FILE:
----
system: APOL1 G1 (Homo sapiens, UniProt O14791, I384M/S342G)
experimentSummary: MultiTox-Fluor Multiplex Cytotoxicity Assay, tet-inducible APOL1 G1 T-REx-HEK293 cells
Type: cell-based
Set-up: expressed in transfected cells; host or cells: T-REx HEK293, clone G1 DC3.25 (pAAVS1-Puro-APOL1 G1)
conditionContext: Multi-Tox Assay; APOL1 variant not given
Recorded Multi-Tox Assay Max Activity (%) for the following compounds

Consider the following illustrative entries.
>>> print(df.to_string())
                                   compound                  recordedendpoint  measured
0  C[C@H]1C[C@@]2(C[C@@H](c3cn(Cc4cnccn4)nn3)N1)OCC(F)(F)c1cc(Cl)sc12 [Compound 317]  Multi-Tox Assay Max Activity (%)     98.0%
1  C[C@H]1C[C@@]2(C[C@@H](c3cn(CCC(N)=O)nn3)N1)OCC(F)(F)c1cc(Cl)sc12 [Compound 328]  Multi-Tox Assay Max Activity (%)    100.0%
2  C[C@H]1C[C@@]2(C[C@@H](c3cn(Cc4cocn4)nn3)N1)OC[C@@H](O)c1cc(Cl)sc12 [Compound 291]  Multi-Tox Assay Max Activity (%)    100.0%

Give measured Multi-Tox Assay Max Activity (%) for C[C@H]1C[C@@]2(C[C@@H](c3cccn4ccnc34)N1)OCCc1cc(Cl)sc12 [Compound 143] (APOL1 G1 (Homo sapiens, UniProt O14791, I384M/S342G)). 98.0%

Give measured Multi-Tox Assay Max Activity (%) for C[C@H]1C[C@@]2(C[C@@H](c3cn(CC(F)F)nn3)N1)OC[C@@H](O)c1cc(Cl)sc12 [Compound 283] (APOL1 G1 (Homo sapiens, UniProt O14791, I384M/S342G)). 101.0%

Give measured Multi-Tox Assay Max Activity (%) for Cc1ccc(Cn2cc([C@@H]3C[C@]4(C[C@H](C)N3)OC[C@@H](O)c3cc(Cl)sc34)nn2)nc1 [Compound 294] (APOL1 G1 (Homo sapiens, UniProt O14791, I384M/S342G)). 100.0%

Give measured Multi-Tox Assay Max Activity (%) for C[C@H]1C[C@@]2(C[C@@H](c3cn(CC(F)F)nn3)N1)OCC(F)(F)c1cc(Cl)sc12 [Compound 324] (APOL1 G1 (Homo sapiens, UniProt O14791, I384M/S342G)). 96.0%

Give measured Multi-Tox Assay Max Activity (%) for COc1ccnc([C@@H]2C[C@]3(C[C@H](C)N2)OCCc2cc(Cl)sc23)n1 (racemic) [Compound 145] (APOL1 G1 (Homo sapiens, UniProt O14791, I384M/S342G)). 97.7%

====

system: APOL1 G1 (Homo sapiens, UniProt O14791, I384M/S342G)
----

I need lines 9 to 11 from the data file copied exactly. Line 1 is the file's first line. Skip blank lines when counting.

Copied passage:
                                   compound                  recordedendpoint  measured
0  C[C@H]1C[C@@]2(C[C@@H](c3cn(Cc4cnccn4)nn3)N1)OCC(F)(F)c1cc(Cl)sc12 [Compound 317]  Multi-Tox Assay Max Activity (%)     98.0%
1  C[C@H]1C[C@@]2(C[C@@H](c3cn(CCC(N)=O)nn3)N1)OCC(F)(F)c1cc(Cl)sc12 [Compound 328]  Multi-Tox Assay Max Activity (%)    100.0%